My decision to leave the LDS Church had little to do with the traditional gender roles espoused by it (other than the fact that I felt strongly that polygamy was inherently misogynist). However, the smaller the LDS Church becomes in my life’s rear-view mirror, the more noticeable its distorted image of women appears to me.
Here are some of the problems I see with women’s role in Mormonism. In other words, this is why I wouldn’t want my daughters to be a part of it:
1. A Male Dominated Hierarchy:
Look at any leadership chart of the LDS hierarchy, and the thing that stands out is that it’s a hegemony of maleness; an all male club. The only leadership positions women have in the LDS hierarchy, are auxiliaries associated with women and children: The Relief Society, Primary, and the Young Woman's Program. And who chooses the women to serve on those auxiliary positions? Men, of course! The women leaders even have to get approval from their male chain of command when choosing their own counselors, and before making any important decisions.
Since women are not allowed to hold the Priesthood, they don't have prominent leadership positions; neither centrally in Salt Lake, or in local churches. Women can’t even serve as local ward secretaries, and are discouraged from holding positions in the Sunday School Presidency which oversees adult Sunday school instruction.
Even within the female Relief Society, women's independence has been curtailed by the male hierarchy. In 1970, the First Presidency issued a directive that ended the financial independence of the Relief Society. Too much energy was being devoted to fund-raising projects, so all financial assets were turned over to male priesthood quorums, “leaving the sisters free to perform their specially assigned tasks.” The Relief Society was also told to stop printing its own magazine. Now, all adults would read the same official Church magazine: The Ensign. Even Relief Society lesson manuals would be provided to them by the Priesthood Correlation Committee. It was basically a male organized shake-down of the only semi-independent female organization in the Church.
As late as 1946 women used to “be allowed” to give blessings to other women. That is, until Apostle Joseph Fielding Smith wrote the Relief Society, saying it would be “far better for us to follow the plan the Lord has given us and send for the Elders of the Church to come and administer to the sick and afflicted.”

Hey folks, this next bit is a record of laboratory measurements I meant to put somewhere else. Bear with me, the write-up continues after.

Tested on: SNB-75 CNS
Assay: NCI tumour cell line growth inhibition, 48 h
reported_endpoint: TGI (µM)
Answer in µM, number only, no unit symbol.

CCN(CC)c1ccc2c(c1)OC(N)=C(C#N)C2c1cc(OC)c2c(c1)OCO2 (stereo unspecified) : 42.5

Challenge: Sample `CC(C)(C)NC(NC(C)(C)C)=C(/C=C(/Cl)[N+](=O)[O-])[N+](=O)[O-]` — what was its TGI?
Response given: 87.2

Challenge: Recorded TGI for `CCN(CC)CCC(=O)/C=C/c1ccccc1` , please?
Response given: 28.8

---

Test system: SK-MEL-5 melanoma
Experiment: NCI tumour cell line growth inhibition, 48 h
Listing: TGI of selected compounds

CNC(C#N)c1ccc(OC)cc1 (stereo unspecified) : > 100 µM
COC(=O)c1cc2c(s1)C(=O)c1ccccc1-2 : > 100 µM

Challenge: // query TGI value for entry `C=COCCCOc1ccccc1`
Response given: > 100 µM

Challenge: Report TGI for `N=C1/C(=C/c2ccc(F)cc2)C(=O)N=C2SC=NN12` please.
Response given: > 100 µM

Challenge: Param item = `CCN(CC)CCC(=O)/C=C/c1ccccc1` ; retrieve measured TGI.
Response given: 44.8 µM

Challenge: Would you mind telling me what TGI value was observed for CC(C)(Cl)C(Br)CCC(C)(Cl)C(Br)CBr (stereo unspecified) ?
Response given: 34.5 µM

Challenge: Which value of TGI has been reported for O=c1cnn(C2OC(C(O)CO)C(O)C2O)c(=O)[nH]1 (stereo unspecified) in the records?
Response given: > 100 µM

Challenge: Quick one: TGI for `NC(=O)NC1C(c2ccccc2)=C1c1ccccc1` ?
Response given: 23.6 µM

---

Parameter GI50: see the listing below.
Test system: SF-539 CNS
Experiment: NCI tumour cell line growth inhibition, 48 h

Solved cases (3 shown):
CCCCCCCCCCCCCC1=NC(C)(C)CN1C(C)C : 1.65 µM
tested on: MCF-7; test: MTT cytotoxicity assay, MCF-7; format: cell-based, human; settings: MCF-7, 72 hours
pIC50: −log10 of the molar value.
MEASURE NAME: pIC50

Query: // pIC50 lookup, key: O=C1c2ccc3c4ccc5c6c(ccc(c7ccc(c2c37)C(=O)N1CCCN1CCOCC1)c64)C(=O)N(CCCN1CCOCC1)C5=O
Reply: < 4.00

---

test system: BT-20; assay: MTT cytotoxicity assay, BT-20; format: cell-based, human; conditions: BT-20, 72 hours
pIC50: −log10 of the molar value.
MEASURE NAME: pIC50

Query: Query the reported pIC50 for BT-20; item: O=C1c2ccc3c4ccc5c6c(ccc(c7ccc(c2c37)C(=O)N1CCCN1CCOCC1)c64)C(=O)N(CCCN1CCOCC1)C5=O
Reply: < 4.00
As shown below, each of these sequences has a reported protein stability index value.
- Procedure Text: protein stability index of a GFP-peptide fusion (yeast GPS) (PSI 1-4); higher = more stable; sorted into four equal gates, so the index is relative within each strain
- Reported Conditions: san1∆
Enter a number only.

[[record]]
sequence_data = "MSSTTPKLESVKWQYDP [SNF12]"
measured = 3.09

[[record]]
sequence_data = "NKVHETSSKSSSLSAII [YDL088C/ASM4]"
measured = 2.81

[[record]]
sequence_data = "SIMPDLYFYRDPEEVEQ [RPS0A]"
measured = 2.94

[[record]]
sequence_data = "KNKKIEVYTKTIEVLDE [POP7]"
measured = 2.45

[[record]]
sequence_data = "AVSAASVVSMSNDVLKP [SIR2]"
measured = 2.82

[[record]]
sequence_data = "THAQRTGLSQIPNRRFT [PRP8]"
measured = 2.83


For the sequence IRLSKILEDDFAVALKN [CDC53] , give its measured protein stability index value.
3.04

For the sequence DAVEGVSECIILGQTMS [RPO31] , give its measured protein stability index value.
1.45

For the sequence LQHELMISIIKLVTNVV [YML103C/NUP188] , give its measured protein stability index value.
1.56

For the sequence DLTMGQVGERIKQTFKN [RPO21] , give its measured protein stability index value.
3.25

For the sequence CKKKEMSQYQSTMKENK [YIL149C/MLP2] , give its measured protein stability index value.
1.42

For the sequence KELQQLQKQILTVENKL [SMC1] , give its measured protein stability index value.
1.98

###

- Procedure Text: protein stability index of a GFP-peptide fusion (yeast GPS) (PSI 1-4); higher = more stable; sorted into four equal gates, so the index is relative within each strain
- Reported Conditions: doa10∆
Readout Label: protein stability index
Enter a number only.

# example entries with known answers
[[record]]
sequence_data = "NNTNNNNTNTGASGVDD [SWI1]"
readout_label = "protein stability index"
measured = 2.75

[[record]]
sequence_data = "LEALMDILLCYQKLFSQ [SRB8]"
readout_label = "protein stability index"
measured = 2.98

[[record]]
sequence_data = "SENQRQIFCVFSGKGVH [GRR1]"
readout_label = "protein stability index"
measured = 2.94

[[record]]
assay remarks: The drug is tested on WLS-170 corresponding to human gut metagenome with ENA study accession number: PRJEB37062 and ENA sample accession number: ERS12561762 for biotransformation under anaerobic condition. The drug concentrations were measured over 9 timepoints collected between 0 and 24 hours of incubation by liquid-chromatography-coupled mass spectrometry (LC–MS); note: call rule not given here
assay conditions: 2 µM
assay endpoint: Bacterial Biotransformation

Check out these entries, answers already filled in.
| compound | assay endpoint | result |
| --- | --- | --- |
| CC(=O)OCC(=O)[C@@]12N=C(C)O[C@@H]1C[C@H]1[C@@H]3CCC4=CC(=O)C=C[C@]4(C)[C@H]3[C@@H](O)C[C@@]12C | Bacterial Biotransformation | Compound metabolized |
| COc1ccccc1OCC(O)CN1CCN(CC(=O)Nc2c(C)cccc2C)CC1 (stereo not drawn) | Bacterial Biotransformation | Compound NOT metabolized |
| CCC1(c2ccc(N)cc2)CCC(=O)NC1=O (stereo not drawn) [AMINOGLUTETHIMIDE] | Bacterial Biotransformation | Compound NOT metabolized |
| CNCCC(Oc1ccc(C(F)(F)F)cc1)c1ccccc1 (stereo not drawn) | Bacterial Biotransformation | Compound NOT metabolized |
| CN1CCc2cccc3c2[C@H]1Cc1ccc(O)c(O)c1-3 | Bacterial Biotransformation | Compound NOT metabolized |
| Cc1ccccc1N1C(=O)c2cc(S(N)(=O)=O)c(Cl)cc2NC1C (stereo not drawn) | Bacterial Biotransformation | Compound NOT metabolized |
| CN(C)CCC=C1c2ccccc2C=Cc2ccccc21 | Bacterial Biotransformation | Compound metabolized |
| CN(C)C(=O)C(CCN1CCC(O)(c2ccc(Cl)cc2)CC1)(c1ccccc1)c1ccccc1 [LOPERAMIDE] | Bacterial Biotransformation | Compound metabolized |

2. Subservient Gender Roles:
In 1995 the First Presidency issued the “Proclamation to the World” which says that “gender is an essential characteristic of individual pre-mortal, mortal, and eternal identity and purpose.” Fathers are to “preside over their families in love and righteousness and are to provide the necessities of life and protection for their families. Mothers are primarily responsible for the nurture of their children.” The Relief Society was never consulted regarding the Proclamation. Women’s “sacred” and “divinely sanctioned” job description as homemaker, wife, and mother is also emphasized heavily in LDS lesson manuals produced by the Priesthood Correlation Committee. Under traditional LDS gender roles, men are to provide monetarily for their families (which entails obtaining an education and marketable employment skills), while women are encouraged to stay home and raise the kids. Since LDS couples marry so early, this often means that women must forfeit their own education and career, in lieu of their husband's. Without graduate degrees or marketable job skills, women are usually left financially dependent on their husbands, with few options if their marriage does not last into the eternities (as many don’t).
The Proclamation also states that within marriage, men and women are “obligated to help one another as equal partners.” However, one may question what this “equal” status means when considering how the LDS Church opposed the passage of the Equal Rights Amendment which would have guaranteed women equal rights in the US. In addition to Utah, Nevada, and Arizona, (states with a strong Mormon presence) southern Bible Belt states also opposed passage of the ERA Amendment, thereby killing the amendment. The Church even vilified and excommunicated Sonia Johnson, a part-time school teacher and mother, for her role in organizing Mormon support for passage of the ERA Amendment.